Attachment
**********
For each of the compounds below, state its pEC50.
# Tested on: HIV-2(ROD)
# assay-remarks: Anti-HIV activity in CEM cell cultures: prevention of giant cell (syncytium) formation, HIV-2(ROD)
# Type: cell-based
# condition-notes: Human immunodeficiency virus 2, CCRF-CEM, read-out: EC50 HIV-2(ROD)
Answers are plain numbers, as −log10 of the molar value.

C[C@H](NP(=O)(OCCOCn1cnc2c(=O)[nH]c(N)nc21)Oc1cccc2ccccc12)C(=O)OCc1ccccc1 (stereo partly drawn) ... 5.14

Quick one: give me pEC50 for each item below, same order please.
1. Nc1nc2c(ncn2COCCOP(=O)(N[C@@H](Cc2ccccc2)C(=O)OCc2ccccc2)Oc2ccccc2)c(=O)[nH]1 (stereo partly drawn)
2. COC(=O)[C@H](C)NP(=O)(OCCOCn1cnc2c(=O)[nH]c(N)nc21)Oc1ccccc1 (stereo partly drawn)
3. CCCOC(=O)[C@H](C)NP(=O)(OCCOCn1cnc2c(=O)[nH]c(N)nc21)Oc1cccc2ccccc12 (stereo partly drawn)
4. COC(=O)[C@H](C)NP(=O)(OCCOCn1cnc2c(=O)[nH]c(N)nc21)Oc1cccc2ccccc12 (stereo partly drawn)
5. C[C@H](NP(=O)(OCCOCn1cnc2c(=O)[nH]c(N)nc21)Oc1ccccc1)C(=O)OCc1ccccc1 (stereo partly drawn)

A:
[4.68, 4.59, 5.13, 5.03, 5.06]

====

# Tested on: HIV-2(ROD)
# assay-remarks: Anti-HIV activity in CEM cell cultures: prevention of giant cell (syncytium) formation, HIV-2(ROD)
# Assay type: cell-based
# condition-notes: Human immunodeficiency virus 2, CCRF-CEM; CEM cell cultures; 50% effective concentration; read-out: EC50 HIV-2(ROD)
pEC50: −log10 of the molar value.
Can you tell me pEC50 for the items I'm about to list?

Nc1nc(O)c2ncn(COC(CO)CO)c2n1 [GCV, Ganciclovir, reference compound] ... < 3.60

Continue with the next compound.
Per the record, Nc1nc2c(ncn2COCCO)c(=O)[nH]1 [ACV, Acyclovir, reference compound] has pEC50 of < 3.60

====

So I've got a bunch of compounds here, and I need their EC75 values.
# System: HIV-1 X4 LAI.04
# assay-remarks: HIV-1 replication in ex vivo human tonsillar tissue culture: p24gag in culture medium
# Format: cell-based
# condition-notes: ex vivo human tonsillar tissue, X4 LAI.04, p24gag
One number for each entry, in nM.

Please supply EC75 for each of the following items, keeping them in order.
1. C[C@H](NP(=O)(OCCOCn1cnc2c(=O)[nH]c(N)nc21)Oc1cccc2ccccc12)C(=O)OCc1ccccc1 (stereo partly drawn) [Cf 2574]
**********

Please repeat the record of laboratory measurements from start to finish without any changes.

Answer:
For each of the compounds below, state its pEC50.
# Tested on: HIV-2(ROD)
# assay-remarks: Anti-HIV activity in CEM cell cultures: prevention of giant cell (syncytium) formation, HIV-2(ROD)
# Type: cell-based
# condition-notes: Human immunodeficiency virus 2, CCRF-CEM, read-out: EC50 HIV-2(ROD)
Answers are plain numbers, as −log10 of the molar value.

C[C@H](NP(=O)(OCCOCn1cnc2c(=O)[nH]c(N)nc21)Oc1cccc2ccccc12)C(=O)OCc1ccccc1 (stereo partly drawn) ... 5.14

Quick one: give me pEC50 for each item below, same order please.
1. Nc1nc2c(ncn2COCCOP(=O)(N[C@@H](Cc2ccccc2)C(=O)OCc2ccccc2)Oc2ccccc2)c(=O)[nH]1 (stereo partly drawn)
2. COC(=O)[C@H](C)NP(=O)(OCCOCn1cnc2c(=O)[nH]c(N)nc21)Oc1ccccc1 (stereo partly drawn)
3. CCCOC(=O)[C@H](C)NP(=O)(OCCOCn1cnc2c(=O)[nH]c(N)nc21)Oc1cccc2ccccc12 (stereo partly drawn)
4. COC(=O)[C@H](C)NP(=O)(OCCOCn1cnc2c(=O)[nH]c(N)nc21)Oc1cccc2ccccc12 (stereo partly drawn)
5. C[C@H](NP(=O)(OCCOCn1cnc2c(=O)[nH]c(N)nc21)Oc1ccccc1)C(=O)OCc1ccccc1 (stereo partly drawn)

A:
[4.68, 4.59, 5.13, 5.03, 5.06]

====

# Tested on: HIV-2(ROD)
# assay-remarks: Anti-HIV activity in CEM cell cultures: prevention of giant cell (syncytium) formation, HIV-2(ROD)
# Assay type: cell-based
# condition-notes: Human immunodeficiency virus 2, CCRF-CEM; CEM cell cultures; 50% effective concentration; read-out: EC50 HIV-2(ROD)
pEC50: −log10 of the molar value.
Can you tell me pEC50 for the items I'm about to list?

Nc1nc(O)c2ncn(COC(CO)CO)c2n1 [GCV, Ganciclovir, reference compound] ... < 3.60

Continue with the next compound.
Per the record, Nc1nc2c(ncn2COCCO)c(=O)[nH]1 [ACV, Acyclovir, reference compound] has pEC50 of < 3.60

====

So I've got a bunch of compounds here, and I need their EC75 values.
# System: HIV-1 X4 LAI.04
# assay-remarks: HIV-1 replication in ex vivo human tonsillar tissue culture: p24gag in culture medium
# Format: cell-based
# condition-notes: ex vivo human tonsillar tissue, X4 LAI.04, p24gag
One number for each entry, in nM.

Please supply EC75 for each of the following items, keeping them in order.
1. C[C@H](NP(=O)(OCCOCn1cnc2c(=O)[nH]c(N)nc21)Oc1cccc2ccccc12)C(=O)OCc1ccccc1 (stereo partly drawn) [Cf 2574]